My article “If God wants to damn your children, should you agree?” elicited a couple notable responses. Walter replied as follows: “I think the riddle is this: what do you do if God’s perfect goodness is so different from human conceptions of goodness that His actions are utterly indistinguishable from what you would normally consider […]
Does God choose his nature? The bad implications of a seemingly good idea
I asked Kerry the following: “Do you believe God chooses his nature?” Kerry replied: “Yes I do, as a nod to Anselm’s definition. Something else determining it would be God.” This surprised me. It certainly isn’t a nod to Anselm, though I suspect William of Ockham presently has a twinkle in his eye. Here’s the […]
Could God have chosen to be a maximally perfect liar?
Driven by a concern to protect the absolute divine sovereignty and omnipotence and, presumably, to chasten the pretensions of human modal intuitions, a minority of theologians down through history have followed William of Ockham in rooting the divine attributes not in the divine nature but rather in the divine will. God is so because God chooses to be so. This […]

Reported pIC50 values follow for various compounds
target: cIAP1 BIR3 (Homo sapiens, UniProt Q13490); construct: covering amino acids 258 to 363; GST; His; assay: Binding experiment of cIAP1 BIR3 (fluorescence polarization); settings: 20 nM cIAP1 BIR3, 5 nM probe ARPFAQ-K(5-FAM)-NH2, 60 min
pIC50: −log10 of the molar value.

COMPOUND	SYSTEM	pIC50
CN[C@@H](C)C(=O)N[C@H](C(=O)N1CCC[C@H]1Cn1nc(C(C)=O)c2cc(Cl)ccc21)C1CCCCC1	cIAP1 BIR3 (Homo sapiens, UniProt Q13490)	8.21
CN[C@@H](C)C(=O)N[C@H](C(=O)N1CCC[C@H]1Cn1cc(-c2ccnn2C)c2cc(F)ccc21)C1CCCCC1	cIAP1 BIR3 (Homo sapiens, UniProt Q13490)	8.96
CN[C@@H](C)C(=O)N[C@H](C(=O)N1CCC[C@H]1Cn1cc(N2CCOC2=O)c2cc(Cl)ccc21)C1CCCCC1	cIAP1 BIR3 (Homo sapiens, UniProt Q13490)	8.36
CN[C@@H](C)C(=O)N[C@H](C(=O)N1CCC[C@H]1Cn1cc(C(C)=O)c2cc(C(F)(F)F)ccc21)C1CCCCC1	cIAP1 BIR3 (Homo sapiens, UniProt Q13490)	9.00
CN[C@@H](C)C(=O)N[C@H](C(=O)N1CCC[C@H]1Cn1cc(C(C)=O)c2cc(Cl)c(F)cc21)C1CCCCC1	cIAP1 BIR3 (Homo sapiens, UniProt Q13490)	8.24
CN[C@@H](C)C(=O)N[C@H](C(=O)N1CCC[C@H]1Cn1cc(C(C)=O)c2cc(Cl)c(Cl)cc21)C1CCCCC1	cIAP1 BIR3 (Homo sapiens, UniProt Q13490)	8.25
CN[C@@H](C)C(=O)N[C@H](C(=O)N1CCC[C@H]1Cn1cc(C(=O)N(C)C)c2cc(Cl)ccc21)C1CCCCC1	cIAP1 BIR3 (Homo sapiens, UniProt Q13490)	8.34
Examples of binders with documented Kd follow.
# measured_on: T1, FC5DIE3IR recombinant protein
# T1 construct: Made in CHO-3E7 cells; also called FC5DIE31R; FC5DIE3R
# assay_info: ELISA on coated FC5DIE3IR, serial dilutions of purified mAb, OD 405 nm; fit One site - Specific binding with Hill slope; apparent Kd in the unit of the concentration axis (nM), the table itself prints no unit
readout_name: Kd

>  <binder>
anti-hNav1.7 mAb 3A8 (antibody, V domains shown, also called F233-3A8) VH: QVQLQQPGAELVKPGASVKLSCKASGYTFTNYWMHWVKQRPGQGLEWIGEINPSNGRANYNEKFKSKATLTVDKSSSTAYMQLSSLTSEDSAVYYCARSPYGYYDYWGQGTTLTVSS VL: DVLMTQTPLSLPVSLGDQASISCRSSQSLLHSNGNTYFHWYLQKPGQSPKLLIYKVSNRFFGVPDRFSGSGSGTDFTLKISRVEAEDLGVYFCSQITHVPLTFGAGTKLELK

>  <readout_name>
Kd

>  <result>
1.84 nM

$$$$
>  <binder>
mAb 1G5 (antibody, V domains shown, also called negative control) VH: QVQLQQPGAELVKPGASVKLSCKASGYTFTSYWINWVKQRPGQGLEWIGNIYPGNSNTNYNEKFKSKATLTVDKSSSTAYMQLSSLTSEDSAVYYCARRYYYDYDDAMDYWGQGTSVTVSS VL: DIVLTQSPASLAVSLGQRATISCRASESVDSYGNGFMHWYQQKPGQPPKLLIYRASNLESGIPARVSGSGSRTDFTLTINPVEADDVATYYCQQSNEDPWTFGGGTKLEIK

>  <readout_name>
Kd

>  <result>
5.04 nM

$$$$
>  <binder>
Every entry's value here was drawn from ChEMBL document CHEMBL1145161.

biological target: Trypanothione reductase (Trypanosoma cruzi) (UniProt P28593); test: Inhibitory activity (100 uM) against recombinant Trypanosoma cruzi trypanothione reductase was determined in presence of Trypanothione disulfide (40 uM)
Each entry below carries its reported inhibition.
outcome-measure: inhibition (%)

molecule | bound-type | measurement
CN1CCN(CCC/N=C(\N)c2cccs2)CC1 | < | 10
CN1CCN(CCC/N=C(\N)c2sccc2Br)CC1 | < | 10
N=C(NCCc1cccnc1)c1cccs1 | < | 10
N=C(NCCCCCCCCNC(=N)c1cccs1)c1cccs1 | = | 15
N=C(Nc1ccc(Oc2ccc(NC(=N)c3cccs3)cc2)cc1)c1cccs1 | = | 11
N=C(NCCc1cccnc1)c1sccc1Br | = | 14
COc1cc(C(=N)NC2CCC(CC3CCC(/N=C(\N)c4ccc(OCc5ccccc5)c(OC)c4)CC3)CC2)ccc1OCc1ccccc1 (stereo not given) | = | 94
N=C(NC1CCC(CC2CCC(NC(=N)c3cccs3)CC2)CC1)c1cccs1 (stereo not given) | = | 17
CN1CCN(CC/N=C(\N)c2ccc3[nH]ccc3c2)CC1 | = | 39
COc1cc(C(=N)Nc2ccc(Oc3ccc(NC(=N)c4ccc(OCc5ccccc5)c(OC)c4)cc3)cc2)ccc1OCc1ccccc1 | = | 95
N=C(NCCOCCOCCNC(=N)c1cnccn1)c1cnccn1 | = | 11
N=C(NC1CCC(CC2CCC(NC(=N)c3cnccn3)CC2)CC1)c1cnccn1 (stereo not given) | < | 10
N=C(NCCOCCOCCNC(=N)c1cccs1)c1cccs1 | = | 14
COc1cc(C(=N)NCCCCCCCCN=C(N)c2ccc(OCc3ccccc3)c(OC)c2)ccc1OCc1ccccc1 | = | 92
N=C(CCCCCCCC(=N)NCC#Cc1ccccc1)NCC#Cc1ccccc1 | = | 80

Why “God hated Esau” is of no use to the Calvinist
Pete asked what a person who believes God is omnibenevolent does with “God hated Esau” (Malachi 1:3; Romans 9:13). There are a number of complexities in these passages. To begin with, there is the fact that the specific individuals Jacob and Esau serve as symbols representing people groups (Israel and Edom, or more broadly, insider and outsider). Second, there is […]